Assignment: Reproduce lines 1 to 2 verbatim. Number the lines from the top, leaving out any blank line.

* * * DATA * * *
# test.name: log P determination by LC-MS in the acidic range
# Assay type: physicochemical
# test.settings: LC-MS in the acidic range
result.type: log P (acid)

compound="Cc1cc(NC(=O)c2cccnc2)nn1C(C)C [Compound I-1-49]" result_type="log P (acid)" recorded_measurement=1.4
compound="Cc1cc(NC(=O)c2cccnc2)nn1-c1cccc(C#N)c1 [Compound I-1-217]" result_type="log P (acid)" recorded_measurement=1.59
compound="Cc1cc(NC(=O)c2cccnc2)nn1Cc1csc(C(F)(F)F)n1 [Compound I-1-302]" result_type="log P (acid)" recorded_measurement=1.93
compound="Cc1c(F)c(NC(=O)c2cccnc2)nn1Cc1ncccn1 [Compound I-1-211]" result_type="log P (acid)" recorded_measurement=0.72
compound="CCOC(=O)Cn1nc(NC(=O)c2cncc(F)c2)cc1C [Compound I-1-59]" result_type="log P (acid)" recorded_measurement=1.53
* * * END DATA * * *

# test.name: log P determination by LC-MS in the acidic range
# Assay type: physicochemical